Graphpad prism 8.0.2 software was used to calculate significance between the samples. Statistical tests are indicated in each figure legend. Unless specifically stated all data are representative of > 3 separate experiments. Error bars represent SEM and are derived from triplicate experimental conditions. P values ≤0.05 were considered significant.
Immunomodulatory impact of chemotherapeutic drugs in NB
To address the potential impact of chemotherapeutic drugs on immune responses to NB, we chose two syngeneic mouse tumor models, 975A2 and 9464D, derived from spontaneous NB arising in TH-MYCN transgenic mice on C57BL/6 background . We used multi-color flow-cytometry panels and progressive gating strategies to dissect the phenotype of both tumor models and their constitutive tumor-immune infiltrate in tumor masses of 50–100 mm3 (Supplementary Fig. S1A and B). Similar to human high-risk NB, both tumor models expressed GD2 tumor antigen , low levels of MHC class I , and appreciable levels of PD-L1  and TGFβ [25, 38] (Fig. 1A). Tumors were infiltrated by various subsets of lymphoid and myeloid cell populations, with DCs and tumor associated macrophages type 2 (TAM2) significantly more abundant in 975A2, whereas B and NK cells significantly more prevalent in 9464D (Fig. 1B). The other immune cell populations were equally represented in the tumor infiltrates of the two NB models. We characterized the distribution of CD11c+ DCs infiltrating tumors by gating on CD45+F4/80−Ly6G−Ly6C−MHCII+CD11c+ with differential expression of CD11b, CD103 and CD8 (Supplementary Fig. S1B). The CD11b+ DC subset was the most abundant in both tumor models, whereas CD103+ DC subset was predominant in 9464D tumors (Fig. 1C). Next, we addressed to count directly in vivo the percentages of naïve (CD44−CD62L+), central memory (CD44+CD62L+) and effector memory (CD44+CD62L−) cells within the pool of CD8+ T cells in both tumor models (Supplementary Fig. S1C). Naïve and effector memory CD8+ T cells were more abundant in 9464D, whereas central memory CD8+ T cells were prevalent in 975A2 (Fig. 1D).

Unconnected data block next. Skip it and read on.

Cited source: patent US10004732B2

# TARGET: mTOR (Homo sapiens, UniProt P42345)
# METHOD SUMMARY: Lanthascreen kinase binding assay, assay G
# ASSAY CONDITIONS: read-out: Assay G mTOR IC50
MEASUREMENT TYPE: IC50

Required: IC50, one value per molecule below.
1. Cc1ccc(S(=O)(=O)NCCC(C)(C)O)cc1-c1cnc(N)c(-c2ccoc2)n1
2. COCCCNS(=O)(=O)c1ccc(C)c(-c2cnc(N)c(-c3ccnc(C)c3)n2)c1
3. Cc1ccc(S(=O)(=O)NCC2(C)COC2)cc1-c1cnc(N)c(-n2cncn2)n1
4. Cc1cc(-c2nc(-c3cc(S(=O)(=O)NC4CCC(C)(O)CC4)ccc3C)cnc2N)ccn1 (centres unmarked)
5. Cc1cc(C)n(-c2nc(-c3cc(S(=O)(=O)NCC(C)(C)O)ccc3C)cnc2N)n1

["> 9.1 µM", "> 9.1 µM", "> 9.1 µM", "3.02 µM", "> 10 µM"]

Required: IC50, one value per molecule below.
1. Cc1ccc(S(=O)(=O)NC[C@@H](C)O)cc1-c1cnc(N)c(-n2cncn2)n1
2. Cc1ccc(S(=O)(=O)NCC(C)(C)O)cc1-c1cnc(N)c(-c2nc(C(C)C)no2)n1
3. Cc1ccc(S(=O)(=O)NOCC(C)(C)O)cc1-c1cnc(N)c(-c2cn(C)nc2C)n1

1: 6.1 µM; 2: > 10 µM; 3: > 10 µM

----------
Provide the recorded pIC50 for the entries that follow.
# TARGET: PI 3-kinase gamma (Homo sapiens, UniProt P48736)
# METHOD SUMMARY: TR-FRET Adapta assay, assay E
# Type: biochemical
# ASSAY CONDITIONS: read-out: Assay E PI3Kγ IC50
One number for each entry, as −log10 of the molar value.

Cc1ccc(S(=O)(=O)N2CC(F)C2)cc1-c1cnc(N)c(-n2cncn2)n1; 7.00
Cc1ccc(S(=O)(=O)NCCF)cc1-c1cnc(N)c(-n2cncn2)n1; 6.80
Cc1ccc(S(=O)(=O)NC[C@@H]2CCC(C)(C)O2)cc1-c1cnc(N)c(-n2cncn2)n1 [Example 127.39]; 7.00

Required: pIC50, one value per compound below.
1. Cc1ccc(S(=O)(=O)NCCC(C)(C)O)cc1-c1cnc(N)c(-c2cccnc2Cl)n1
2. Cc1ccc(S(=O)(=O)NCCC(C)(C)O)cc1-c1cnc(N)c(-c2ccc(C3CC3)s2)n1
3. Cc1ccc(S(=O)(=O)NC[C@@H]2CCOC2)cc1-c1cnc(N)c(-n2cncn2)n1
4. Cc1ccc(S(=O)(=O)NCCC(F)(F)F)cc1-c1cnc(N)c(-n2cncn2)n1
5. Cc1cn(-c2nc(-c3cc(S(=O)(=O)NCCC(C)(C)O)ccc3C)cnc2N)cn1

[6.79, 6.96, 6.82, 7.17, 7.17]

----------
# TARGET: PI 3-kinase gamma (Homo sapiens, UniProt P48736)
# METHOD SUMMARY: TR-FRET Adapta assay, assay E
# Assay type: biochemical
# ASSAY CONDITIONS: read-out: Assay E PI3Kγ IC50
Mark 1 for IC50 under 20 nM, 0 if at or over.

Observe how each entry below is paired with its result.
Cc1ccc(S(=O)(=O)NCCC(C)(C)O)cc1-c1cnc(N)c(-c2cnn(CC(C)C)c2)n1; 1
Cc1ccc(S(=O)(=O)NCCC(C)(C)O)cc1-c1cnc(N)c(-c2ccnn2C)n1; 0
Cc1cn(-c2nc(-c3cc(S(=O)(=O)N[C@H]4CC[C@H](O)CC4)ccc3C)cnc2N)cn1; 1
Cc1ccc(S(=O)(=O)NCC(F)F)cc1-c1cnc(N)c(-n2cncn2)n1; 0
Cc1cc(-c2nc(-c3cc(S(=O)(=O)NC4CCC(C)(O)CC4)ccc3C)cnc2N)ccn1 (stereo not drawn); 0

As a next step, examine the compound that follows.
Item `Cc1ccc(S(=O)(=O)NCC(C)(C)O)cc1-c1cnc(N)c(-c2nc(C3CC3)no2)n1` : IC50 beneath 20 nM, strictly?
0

Collectively, these data indicate that both tumor models are suitable for evaluating the immunomodulatory effect of chemotherapeutic drugs. To this end, we engrafted 975A2 cells in the left flank of syngeneic C57BL/6 mice, and when the tumor size reached 50–100 mm3, we treated the mice with a control vehicle or low doses of the selected drugs, including anthracyclines (i.e., DX, MTX and OXP) and those used in the treatment of high-risk NB (i.e., CDDP, IRI and VINC) (Fig. 2A). The 975A2 tumor grew progressively in mice treated with CDDP, DX and VINC, whereas it was significantly attenuated in mice treated with IRI, MTX and OXP (Fig. 2B). Of note, tumors treated with MTX and OXP exhibited significantly reduced tumor weight compared with control tumors 7 days after treatment (Fig. 2C). Mice were sacrificed 1 day or 7 days after treatment and the tumor masses were dissociated and analysed by flow cytometry, distinguishing the immune component (CD45+) from the non-immune component (CD45−) in terms of the percentage of live cells analysed. Treatment with CDDP and VINC did not alter the immune content of 975A2 tumor (Supplementary Fig. S2), while, on the contrary DX, IRI, MTX and OXP were effective in recruiting different subsets of CD45+ immune cells at different times (Fig. 2D and E). Specifically, the CD103+ DC subset was significantly increased in tumors treated 24 hours with DX, MTX and OXP, compared to vehicle-treated tumors (Fig. 2D). After 7 days, tumors treated with DX, IRI or MTX were significantly enriched in CD8+ T cells (Fig. 2E). Treatment with MTX also induced an increase in CD4+ T cells, whereas IRI also caused an increase in DCs and TAM1 (Fig. 2E). OXP treatment was instead associated with a significant reduction of neutrophils (Fig. 2E). Interestingly, treatment with DX, MTX and OXP caused a significant increase in tumor-infiltrating CD8+ T cells expressing IFNγ (Fig. 2F). In contrast, IRI treatment caused an increase in IFNγ-producing tumor-infiltrating NK cells (Fig. 2G). None of these treatments affected the other immune cell populations tested (Supplementary Fig. S3).